A rapid pickup in Chinese capital market reforms is prompting benchmark index providers to begin considering what could be the most consequential shift ever in emerging markets index country allocations.
In its annual market classification review, released June 11, MSCI Inc. announced “the start of the review of China's A shares for potential inclusion in the MSCI Emerging Markets index,” citing the pace of market opening measures adopted by Chinese regulators in the past 12 months.
Likewise, in a recent interview, Jessie Pak, the FTSE Group's managing director, Asia, said her firm's research department is completing a detailed paper regarding the outlook for the inclusion of China's A shares in FTSE's emerging markets equity indexes.
A shares are equities listed on local stock markets in China, including Shanghai and Shenzhen. H shares, by contrast, are those of China-domiciled firms listed in Hong Kong.
After a sleepy first decade for the qualified foreign institutional investor program launched by China in 2002 to offer foreign investors a toehold in its markets, the past year has seen a more dramatic opening.
Recent moves have included sharp reductions in the time needed to obtain QFII quotas, less onerous requirements for money management firms and the lifting of the QFII program ceiling to $80 billion from $30 billion, said Chia Chin Ping, Hong Kong-based managing director of Asia-Pacific research for MSCI.
Hurdles remain, among them continued restrictions on foreign investors' ability to buy A shares and repatriate their funds freely, as well as a lack of clarity on capital gains taxes. Executives at MSCI and FTSE concede it could take years before the resolution of those issues paves the way for a full A-shares weighting in their indexes.
Even so, the pace of reform has reached a point where investors have to begin preparing for the “the biggest capital markets opening we're going to see in our lifetime,” said Mr. Chia in a recent interview.
Chinese H shares already are the biggest component of MSCI's and FTSE's emerging markets indexes, with a more than 18% share of each. MSCI's Emerging Markets index now covers 21 markets, while FTSE's covers 22 markets.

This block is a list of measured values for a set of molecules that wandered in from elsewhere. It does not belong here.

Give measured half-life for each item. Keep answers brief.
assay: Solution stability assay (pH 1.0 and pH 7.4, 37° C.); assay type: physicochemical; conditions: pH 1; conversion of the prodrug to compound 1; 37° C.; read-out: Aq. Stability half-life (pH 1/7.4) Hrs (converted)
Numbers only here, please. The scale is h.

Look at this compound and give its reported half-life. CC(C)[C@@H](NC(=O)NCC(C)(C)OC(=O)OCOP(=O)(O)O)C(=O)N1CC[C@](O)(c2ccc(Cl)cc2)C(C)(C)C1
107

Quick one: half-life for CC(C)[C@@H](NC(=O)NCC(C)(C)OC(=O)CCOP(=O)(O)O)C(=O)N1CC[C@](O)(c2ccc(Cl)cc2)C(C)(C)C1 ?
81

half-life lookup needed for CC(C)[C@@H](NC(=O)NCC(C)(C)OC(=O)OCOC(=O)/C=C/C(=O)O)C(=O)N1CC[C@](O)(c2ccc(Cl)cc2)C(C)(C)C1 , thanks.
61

Adding China's A-shares market, with its market capitalization of more than US$500 billion, would lift that weighting to roughly 30% of the MSCI index, Mr. Chia said. And that's just the current “opportunity set,” he said. A steady stream of new listings could add further to that market's dominance in coming years, he noted.
FTSE's Ms. Pak, citing a senior Chinese regulator's recent suggestion that the country's QFII target could be expanded by a factor of 10, said such a move would lift China's total weighting in FTSE's Emerging Markets index to 28.9%.
Even with a growing chorus of institutional investors and portfolio managers professing less and less concern about tracking benchmark indexes, the ripple effects of adding China's A-shares market to emerging markets and global equity indexes could be considerable.
In an e-mailed response to questions, Mr. Chia said more than US$1.4 trillion of investor assets is benchmarked against the MSCI EMI, with roughly one-third of that in passively managed strategies. Ms. Pak declined to break out specific numbers for FTSE's index.
There have been previous sharp changes in country weightings. For example, Malaysia, which accounted for 34% of MSCI's 10-country EMI when it was launched at the start of 1988, currently accounts for less than 5%. But the scale of institutional investor money flowing to emerging markets in recent years would add to the potential fallout.
Emerging markets portfolio managers say China's A shares have been on their radar screens for years, with their analysts already covering those companies for investments made via QFII quotas.
In that sense, MSCI's review is “not a surprise, but a reminder that we need to keep on top of” high-quality A-share stocks, and dedicate sufficient coverage to that market from a research perspective, said Nick Beecroft, a Hong Kong-based portfolio specialist with T. Rowe Price Group Inc., serving institutional clients of the firm's US$15 billion global emerging markets strategy.
Many of China's biggest companies are listed both in Hong Kong and locally. But a range of small and midcap companies available only in the A-shares market, in sectors such as consumer stocks or health care, could offer interesting opportunities for additional investments, Mr. Beecroft said.
Even so, some market veterans predict benchmark providers like MSCI and FTSE will have plenty of time to study the A-shares market.
If China were to take the leap to forgo foreign-exchange controls — a precondition to including A shares in major indexes — it would be “a game changer,” but it's hard to see the country's regulators doing so anytime soon, said Mark Mobius, Singapore-based executive chairman, Templeton Emerging Markets Group, in a recent interview.
The day may yet come when China's regulators decide that opening up to foreign investors is the price they have to pay to have a healthy A-shares market, but the likelier prospect is for a very gradual, bit-by-bit process, Mr. Mobius said.